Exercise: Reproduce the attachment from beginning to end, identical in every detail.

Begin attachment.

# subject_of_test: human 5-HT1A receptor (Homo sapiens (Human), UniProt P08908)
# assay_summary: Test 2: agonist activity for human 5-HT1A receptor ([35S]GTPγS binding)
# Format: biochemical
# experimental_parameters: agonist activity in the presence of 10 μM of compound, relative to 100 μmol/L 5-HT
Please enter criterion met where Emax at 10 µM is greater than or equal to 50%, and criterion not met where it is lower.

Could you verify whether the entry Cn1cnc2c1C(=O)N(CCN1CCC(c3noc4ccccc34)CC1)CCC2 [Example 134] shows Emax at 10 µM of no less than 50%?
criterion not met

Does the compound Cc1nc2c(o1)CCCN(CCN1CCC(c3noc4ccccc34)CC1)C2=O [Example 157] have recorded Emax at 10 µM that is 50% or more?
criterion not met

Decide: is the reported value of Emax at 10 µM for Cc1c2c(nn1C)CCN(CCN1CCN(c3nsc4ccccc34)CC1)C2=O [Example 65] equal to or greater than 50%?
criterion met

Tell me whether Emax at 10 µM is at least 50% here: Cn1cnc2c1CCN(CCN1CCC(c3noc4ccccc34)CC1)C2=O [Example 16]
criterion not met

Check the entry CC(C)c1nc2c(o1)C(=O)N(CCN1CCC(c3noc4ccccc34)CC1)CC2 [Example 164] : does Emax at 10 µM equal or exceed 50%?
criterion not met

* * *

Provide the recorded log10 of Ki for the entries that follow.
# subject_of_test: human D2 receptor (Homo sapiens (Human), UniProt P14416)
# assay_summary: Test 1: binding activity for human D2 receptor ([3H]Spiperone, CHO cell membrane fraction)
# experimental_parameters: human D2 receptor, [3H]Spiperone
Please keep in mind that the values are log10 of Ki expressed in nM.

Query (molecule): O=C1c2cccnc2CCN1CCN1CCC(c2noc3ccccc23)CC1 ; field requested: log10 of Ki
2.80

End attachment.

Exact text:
# subject_of_test: human 5-HT1A receptor (Homo sapiens (Human), UniProt P08908)
# assay_summary: Test 2: agonist activity for human 5-HT1A receptor ([35S]GTPγS binding)
# Format: biochemical
# experimental_parameters: agonist activity in the presence of 10 μM of compound, relative to 100 μmol/L 5-HT
Please enter criterion met where Emax at 10 µM is greater than or equal to 50%, and criterion not met where it is lower.

Could you verify whether the entry Cn1cnc2c1C(=O)N(CCN1CCC(c3noc4ccccc34)CC1)CCC2 [Example 134] shows Emax at 10 µM of no less than 50%?
criterion not met

Does the compound Cc1nc2c(o1)CCCN(CCN1CCC(c3noc4ccccc34)CC1)C2=O [Example 157] have recorded Emax at 10 µM that is 50% or more?
criterion not met

Decide: is the reported value of Emax at 10 µM for Cc1c2c(nn1C)CCN(CCN1CCN(c3nsc4ccccc34)CC1)C2=O [Example 65] equal to or greater than 50%?
criterion met

Tell me whether Emax at 10 µM is at least 50% here: Cn1cnc2c1CCN(CCN1CCC(c3noc4ccccc34)CC1)C2=O [Example 16]
criterion not met

Check the entry CC(C)c1nc2c(o1)C(=O)N(CCN1CCC(c3noc4ccccc34)CC1)CC2 [Example 164] : does Emax at 10 µM equal or exceed 50%?
criterion not met

* * *

Provide the recorded log10 of Ki for the entries that follow.
# subject_of_test: human D2 receptor (Homo sapiens (Human), UniProt P14416)
# assay_summary: Test 1: binding activity for human D2 receptor ([3H]Spiperone, CHO cell membrane fraction)
# experimental_parameters: human D2 receptor, [3H]Spiperone
Please keep in mind that the values are log10 of Ki expressed in nM.

Query (molecule): O=C1c2cccnc2CCN1CCN1CCC(c2noc3ccccc23)CC1 ; field requested: log10 of Ki
2.80